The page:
"What I am concerned about," says Bernstein, "is people in other countries and even in this country reaching a point where they say the dollar is not only valueless, it's nothing. Then the decline becomes very abrupt. There's no time for adjustment, interest rates go through the roof, and everybody gets hurt."
Now, Bernstein, to be sure, isn't saying this will happen, only that you might be wise to hedge against such a calamity. Buffett, for his part, seems certain that the dollar will fall precipitously; he's just not sure when. Gross envisions violent upswings and downswings in the buck, threatening economic growth here and throughout the world. All of which leaves you with an urgent question: How do you protect yourself without investing as though Armageddon is imminent?
• FOLLOW BUFFETT He says the best way to play a long-term dollar decline is to invest overseas. Gross is of the same mind. It's not so easy, though. Overseas stocks have flourished and are no longer bargains. Besides, European and Japanese multinationals sell so much here that their stocks might suffer if the dollar craters. Gavin Dobson, a strategist at Oppenheimer Funds, suggests instead buying the stocks of small foreign companies that sell little to the U.S. Their fortunes won't be affected by a dollar dive. The MONEY 65's T. Rowe Price International Discovery fund (PRIDX) is a solid choice here. Note that "small" doesn't mean emerging markets stocks, which are tied to commodity prices and have fallen hard of late.
• BUY EMERGING MARKETS DEBT Emerging markets bonds, on the other hand, are now a favorite investment of Robert Arnott of Research Affiliates. They often pay two percentage points more in interest than debt back home, and Arnott thinks rising prosperity around the world lessens their riskiness. The Pimco Emerging Markets Bond fund (PAEMX) is up 17% annualized for the past five years. For a less concentrated approach, the Templeton Global Bond (TPINX) fund has 15% of assets in emerging markets. It returned 13% annually for the past five years.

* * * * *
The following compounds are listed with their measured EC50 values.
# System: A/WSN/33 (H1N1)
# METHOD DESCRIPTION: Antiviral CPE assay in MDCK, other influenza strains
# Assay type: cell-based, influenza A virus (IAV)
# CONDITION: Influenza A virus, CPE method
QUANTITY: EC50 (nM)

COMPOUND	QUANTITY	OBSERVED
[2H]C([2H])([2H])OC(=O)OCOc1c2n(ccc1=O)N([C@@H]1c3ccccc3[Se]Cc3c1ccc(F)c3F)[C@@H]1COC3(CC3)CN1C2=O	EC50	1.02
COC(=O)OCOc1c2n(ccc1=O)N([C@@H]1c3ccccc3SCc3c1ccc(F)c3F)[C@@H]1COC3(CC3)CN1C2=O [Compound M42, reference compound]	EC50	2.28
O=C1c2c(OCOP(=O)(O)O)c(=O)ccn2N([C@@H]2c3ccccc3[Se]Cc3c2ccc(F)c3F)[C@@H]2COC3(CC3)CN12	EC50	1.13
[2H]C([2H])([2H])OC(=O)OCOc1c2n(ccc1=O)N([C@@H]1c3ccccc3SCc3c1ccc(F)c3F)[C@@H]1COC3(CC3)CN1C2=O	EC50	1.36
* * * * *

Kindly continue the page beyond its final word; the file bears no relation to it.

• REDISCOVER LARGE-CAPS Big U.S. companies often get 40% or more of their sales overseas, and their earnings are boosted by a weak dollar. Yardeni likes materials, energy and industrial stocks, even though they've soared during the past couple of years, on the theory that the global boom will continue. T. Rowe Price New Era (PRNEX), a MONEY 65 fund, invests in these kinds of businesses. If you buy individual stocks, check out Michael Sivy's take on three falling-dollar beneficiaries (page 62). Finally, an S&P 500 index fund will give you exposure to a broad range of U.S. large-caps, including many that look undervalued today.
WHAT A FALLING DOLLAR MEANS TO YOU
Import prices will rise, but foreign investments may benefit, as the past four years have shown.
The dollar is down 27% against the euro and could fall further.
That may hurt your standard of living as prices of imports rise.
Change in gas prices +75% in euros
+100% in dollars
But it could magnify your gains from overseas investments.
Gain in European stocks
+25% in euros
+71 in dollars
NOTES: All numbers cover June 2002 to May 2006. European gas prices at the pump reflect an average of prices in Belgium, France, Germany, Italy and the U.K. European stock returns based on MSCI Europe index.
SOURCES: Bloomberg, Energy Information Administration, MSCI.
The Dow's dogs 61
Get a lift from the falling buck by Michael Sivy 62
Money Makeover 64